A couple days ago, one of the first reviews of Proton Mail showed up on the web, the review I’m referring to can be found here:
We were actually a bit surprised to see this since Proton Mail is still in a very limited beta. At the moment, Proton Mail accounts are still relatively exclusive since we haven’t fully opened up a public beta yet.
Anyways, returning to the review, we found it to be fair but at the same time a bit troubling because a number of the characteristics of Proton Mail we were faulted for were actually things we had intentionally built in. It was almost as if the reviewer had missed the point of Proton Mail.
Upon reflection, this is not the fault of the reviewer, it seems we have never fully explained the design philosophy behind Proton Mail. So briefly below, I will lay out our main objectives while responding to some criticism made by our very first reviewer.
1. Make encryption easy to use.
In truth, there is not a whole lot that Proton Mail does that is not already accomplished by PGP, at least from a security standpoint. But, to quote what Bruce Schneier(new window) said to us when he visited MIT, “all PGP has demonstrated is that even one click is too much”.
Basically, security is not useful if it is not easy enough for mass adoption. It is simply difficult to convince people to adopt a higher standard of security if it forces them to do more work. So from day one, the principle guiding our architecture was that the end product cannot be more complex than Gmail.
And in the end, I think we have accomplished that. Encryption in Proton Mail is end-to-end, like PGP, but at the same time, completely invisible to both recipient and sender. What we gave up to accomplish that however, and what the reviewer faulted us for, is compatibility with PGP. In effect, we cannot easily abstract away the complexity of a system like PGP while maintaining backwards compatibility with it.
The keyword in the above sentence actually is ‘easily’. It is actually possible in our architecture to support PGP, but in the end, we decided this was less of a priority because our end goal is a more secure internet. The current users of PGP already benefit from end-to-end encryption and don’t need our help. What we really want to provide is privacy for the much larger segment of the population that isn’t sophisticated enough to use PGP.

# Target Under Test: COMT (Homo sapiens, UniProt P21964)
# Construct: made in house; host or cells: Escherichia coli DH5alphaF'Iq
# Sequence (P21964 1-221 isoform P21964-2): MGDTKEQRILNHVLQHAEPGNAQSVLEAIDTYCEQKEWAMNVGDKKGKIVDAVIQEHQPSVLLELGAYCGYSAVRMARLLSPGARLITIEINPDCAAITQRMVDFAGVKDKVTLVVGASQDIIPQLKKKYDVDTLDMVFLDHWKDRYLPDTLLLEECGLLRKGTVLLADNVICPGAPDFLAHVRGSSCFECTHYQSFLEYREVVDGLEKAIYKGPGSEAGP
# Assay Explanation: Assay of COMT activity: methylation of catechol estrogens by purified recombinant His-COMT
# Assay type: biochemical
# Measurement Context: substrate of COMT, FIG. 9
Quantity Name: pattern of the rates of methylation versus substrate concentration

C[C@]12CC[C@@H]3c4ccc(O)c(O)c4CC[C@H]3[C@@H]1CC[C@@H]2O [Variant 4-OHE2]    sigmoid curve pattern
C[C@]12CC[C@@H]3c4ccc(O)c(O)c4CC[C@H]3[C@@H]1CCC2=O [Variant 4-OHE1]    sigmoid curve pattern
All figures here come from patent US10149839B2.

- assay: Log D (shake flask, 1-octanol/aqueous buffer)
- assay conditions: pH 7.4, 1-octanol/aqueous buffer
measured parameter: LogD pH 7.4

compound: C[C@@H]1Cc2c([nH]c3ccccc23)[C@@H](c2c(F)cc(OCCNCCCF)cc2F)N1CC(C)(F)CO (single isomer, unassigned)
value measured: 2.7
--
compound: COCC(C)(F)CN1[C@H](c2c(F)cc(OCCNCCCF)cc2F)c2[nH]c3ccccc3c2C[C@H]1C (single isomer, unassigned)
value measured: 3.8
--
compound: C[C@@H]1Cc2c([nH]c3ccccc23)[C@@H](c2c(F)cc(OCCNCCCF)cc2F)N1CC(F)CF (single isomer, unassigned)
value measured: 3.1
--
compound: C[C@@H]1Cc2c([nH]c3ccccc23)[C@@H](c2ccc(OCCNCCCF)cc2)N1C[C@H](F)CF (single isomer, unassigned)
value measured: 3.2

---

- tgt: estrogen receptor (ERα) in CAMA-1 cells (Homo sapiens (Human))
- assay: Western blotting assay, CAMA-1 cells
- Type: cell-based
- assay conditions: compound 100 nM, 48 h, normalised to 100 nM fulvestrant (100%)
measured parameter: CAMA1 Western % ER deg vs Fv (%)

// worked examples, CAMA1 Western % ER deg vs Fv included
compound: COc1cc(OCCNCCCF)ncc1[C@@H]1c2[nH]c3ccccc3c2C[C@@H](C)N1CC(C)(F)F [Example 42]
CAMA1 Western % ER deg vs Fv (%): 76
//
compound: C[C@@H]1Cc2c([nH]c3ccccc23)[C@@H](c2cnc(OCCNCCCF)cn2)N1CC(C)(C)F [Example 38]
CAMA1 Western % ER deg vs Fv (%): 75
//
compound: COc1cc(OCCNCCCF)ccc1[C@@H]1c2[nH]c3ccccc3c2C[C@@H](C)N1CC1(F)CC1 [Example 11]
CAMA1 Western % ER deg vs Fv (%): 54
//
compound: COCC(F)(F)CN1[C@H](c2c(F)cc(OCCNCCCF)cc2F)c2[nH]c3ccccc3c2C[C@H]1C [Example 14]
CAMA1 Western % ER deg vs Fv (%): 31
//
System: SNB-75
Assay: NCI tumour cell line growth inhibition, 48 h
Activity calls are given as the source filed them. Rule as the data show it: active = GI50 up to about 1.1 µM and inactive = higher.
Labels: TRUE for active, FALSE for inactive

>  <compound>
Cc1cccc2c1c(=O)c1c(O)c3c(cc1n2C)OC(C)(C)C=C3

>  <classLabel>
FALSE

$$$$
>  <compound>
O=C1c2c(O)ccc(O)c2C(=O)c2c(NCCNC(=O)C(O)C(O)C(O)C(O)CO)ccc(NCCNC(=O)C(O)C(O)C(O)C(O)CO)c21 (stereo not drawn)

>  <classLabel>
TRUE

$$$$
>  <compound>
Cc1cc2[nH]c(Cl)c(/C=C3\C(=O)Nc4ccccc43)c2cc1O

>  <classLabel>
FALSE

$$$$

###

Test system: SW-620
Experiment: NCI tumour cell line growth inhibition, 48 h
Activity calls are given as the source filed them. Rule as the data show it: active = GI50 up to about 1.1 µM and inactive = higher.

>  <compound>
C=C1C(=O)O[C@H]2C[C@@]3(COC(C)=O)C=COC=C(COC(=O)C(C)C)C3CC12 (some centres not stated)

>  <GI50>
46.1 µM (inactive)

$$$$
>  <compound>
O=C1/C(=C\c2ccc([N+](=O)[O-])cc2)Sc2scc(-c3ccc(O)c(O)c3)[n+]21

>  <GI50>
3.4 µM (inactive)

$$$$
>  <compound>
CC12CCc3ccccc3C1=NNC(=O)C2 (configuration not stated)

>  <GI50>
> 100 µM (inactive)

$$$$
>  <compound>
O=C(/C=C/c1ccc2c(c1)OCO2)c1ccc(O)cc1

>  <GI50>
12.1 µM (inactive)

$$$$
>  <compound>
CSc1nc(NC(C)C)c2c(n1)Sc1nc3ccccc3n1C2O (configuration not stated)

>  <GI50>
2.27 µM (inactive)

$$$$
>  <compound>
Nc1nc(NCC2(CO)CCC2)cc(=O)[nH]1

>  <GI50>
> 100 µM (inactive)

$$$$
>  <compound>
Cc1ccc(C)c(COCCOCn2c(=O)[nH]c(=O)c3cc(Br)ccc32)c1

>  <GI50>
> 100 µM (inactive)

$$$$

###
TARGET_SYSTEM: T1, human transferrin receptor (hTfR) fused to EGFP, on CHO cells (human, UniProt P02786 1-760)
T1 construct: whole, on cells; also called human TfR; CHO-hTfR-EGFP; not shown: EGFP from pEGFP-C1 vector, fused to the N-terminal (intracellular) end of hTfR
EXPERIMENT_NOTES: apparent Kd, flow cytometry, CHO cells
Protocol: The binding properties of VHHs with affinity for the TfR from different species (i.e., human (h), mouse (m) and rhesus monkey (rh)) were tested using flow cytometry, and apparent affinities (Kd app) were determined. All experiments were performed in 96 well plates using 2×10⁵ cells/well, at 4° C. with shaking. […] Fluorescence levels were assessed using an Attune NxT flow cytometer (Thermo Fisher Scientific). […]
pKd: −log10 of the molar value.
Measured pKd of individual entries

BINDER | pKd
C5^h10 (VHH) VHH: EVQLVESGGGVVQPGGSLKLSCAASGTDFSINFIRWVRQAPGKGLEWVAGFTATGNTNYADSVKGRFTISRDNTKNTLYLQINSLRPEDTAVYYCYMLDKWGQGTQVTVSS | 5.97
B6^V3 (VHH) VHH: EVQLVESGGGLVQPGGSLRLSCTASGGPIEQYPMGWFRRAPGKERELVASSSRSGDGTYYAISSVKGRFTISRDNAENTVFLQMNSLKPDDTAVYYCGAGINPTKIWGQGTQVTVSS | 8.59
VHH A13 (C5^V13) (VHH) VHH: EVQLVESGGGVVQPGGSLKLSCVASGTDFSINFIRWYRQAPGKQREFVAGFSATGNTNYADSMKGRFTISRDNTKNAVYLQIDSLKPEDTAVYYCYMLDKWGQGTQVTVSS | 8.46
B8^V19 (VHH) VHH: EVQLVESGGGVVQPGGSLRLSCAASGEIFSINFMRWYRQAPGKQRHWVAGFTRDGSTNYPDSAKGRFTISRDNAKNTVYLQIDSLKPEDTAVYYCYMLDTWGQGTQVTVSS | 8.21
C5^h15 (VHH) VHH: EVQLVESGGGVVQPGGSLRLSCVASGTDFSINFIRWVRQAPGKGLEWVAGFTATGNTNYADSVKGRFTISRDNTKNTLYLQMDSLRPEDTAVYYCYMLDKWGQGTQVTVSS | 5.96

2. Trust the user not to be stupid.
Our reviewer pointed out that we don’t have a password length requirement, and we don’t have an auto logout. I think it is common knowledge nowadays that you using a password like ‘1234’ or ‘1111’ is NOT a good idea. But it is also NOT a good idea to force a user to use a password like ‘yYbkza#NGMeAW_kE21fxeQbB’. At that point, a user would simply find Proton Mail too much of a hassle to use. What we try to do is take the middle road. When you go to set your password when creating your Proton Mail account, we will tell you whether your password is strong or weak, and then let the user make the final decision. Our philosophy here is simple, we trust that our users are not stupid, but we’re not going to turn you away either if you are stupid.
As for the auto logout….early Alpha builds of Proton Mail had a 10 minute auto logout. As somebody who was using it day in and day out for all of my email communications, you should trust me when I say a 10 minute logout is incredibly annoying and does NOT enhance the product.
3. Give the user control
The reviewer pointed out that encrypted messages to outside users do not instantly destruct. This again, is intentional. Instead of instant destruction, we give the sender control over when they want the message to destruct (or if they want it to destruct at all). So you can fine tune the time for each email. Right now, the minimum is 1 hour from the time the message is sent, but in the future, we will also be adding the option for instant destruction once the message is read.
And, one final loose end…
We look forward to continuing to improve Proton Mail so don’t hesitate to send us comments or suggestions!